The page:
Call it a comeback. After years of absence from the spotlight, Eminem returned to relevance last night with a fierce lyrical condemnation of President Trump.
Delivered during the BET Hip Hop Awards, his a cappella verse — prerecorded in a nondescript Detroit parking garage with comrades like rapper Royce Da 5'9" backing him — picked apart the sitting president's politics and social media antics. He lampooned everything from Trump's immigration stance and perceived support of racial injustice to a slow response following the storm in Puerto Rico and failure to address gun control following the mass shooting in Las Vegas.
He showed solidarity with Colin Kaepernick ("This is for Colin, ball up a fist!") and employed a redneck accent to mock Trump supporters ("He's gonna get rid of all immigrants! He's gonna build that thing up taller than this!").
It was a pointed political critique from the poster boy of non-PC shock rap, and it buoyed a rare BET Hip Hop Awards show that put freedom of speech on front street.
In a night that saw Cardi B — who has now held the No. 1 spot on the Billboard 100 for longer than any female rapper in history — accept well-timed awards, the show was anchored with an honorary award for 2 Live Crew founder and Southern rap pioneer Luther Campbell.
"I started hip-hop in the South," Campbell said from the stage of the Fillmore on Miami Beach, where the annual show, hosted by DJ Khaled, taped for the first time after being recorded in Atlanta for more than a decade. The geographic shift farther south coincides with the vibrant rise of South Florida's hip-hop scene. In an emotional, profanity-laced acceptance speech, Campbell talked about battling for respect with East Coast traditionalists who dismissed the South as backward, booty-shake music and referenced his legal battle over a historic freedom-of-speech case that went all the way to the Supreme Court, which ruled in his favor in 1994.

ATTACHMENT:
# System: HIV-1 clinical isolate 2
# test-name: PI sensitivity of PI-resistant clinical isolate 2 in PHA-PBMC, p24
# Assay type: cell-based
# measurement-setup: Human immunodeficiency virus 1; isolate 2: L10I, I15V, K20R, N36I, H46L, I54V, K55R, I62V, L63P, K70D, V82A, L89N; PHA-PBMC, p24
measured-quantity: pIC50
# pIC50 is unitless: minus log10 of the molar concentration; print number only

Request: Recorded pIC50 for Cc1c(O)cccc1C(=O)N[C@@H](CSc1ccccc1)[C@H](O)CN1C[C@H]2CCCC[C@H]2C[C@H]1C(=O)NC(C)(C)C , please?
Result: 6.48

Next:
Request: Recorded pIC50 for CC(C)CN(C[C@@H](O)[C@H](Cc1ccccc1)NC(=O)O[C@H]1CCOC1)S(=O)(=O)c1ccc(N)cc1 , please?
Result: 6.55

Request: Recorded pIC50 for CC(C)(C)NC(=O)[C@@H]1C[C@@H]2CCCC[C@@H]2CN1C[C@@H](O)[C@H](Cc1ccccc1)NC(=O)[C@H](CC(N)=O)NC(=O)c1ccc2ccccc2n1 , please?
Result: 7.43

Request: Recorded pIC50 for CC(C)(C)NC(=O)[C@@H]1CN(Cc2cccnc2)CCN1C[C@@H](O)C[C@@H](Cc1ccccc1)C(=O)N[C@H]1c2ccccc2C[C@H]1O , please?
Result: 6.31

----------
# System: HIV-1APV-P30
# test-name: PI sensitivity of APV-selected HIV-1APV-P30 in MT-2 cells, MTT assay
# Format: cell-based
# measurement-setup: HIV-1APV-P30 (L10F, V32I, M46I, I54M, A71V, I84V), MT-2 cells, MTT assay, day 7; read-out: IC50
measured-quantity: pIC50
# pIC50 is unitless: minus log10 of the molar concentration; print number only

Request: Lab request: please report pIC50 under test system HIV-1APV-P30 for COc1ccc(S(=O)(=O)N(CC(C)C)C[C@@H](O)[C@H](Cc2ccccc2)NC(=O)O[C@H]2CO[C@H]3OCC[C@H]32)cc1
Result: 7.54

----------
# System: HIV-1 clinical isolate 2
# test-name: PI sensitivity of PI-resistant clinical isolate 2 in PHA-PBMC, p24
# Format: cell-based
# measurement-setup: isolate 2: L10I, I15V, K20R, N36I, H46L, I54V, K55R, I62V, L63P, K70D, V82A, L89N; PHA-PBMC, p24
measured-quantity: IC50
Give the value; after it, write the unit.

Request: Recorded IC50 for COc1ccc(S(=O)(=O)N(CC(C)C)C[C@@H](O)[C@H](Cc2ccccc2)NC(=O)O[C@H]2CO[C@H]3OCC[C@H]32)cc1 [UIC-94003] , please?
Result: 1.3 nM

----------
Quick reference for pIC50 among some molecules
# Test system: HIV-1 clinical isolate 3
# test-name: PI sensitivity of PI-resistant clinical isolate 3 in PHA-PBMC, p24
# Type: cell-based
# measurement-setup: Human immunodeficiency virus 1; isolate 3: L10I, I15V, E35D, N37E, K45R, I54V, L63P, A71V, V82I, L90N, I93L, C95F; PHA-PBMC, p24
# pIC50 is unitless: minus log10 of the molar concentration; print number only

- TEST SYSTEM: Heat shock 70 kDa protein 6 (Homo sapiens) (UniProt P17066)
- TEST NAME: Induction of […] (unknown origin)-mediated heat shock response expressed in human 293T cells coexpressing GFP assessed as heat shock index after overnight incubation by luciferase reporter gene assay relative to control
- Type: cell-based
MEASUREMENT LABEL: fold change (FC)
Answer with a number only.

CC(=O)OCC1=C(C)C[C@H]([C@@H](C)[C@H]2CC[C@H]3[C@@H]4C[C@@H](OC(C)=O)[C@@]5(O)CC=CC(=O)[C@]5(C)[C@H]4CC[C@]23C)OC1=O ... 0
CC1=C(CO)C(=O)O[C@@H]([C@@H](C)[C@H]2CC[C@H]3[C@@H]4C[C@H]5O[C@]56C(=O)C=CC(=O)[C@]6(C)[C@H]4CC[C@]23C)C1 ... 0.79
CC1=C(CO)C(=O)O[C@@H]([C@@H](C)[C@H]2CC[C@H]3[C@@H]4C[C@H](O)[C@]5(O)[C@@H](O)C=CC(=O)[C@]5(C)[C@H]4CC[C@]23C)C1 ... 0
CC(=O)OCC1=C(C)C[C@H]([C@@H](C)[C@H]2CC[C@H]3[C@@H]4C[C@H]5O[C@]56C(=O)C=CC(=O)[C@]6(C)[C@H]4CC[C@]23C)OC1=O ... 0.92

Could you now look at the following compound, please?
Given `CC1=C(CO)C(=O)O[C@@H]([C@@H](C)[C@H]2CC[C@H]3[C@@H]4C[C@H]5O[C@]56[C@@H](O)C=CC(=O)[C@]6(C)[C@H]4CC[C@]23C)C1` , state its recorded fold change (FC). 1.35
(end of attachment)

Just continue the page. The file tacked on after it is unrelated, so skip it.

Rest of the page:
Campbell celebrated the crowd for keeping hip-hop alive and shouted out Cardi B for winning against the odds. "Don't let nobody tell you you can't be. Be who you wanna be," Mr. Nasty As They Wanna Be said, before replacing his blazer with a Miami Hurricanes Starter jacket for a closing performance that gave the crowd a peek at both his middle-aged paunch and the onstage raunch that kept Campbell dogged by the law for much of his career.
The Eminem freestyle came amid growing rumors of an impending album release before year's end. After a four-year hiatus since his last release (The Marshall Mathers LP 2), the news of his return hadn't warranted much hype. But after last night's verbal onslaught, "Woke Em" is all the rage.
By the end of the night, he even had Kaepernick's attention. "I appreciate you Eminem," the former NFL quarterback tweeted at the rapper, capping it off with a black-power fist emoji as an exclamation point.